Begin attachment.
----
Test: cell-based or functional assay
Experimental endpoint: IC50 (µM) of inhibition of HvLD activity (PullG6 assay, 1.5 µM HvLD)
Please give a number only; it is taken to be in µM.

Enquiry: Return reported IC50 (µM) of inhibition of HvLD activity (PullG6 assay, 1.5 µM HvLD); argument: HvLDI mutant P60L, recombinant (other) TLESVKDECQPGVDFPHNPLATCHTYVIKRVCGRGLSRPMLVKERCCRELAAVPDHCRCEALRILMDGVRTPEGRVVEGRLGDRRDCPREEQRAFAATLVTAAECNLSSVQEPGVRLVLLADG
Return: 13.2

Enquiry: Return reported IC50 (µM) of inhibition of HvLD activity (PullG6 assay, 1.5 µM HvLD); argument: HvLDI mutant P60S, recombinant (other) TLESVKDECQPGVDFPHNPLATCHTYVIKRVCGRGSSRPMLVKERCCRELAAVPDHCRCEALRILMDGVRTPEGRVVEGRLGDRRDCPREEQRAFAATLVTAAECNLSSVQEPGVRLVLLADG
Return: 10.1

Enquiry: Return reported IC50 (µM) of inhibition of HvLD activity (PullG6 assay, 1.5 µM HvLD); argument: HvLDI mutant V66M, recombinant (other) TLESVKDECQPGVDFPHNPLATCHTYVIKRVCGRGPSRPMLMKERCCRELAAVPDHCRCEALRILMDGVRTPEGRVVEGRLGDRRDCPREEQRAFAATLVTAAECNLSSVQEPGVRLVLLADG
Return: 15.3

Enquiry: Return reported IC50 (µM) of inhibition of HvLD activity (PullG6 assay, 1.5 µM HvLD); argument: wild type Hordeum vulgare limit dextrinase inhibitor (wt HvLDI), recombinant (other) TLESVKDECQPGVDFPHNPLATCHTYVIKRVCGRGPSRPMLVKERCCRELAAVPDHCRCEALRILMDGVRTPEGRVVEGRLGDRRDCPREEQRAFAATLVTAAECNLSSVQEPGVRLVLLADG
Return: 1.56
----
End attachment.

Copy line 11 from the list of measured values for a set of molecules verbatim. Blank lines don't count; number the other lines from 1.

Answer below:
Return: 1.56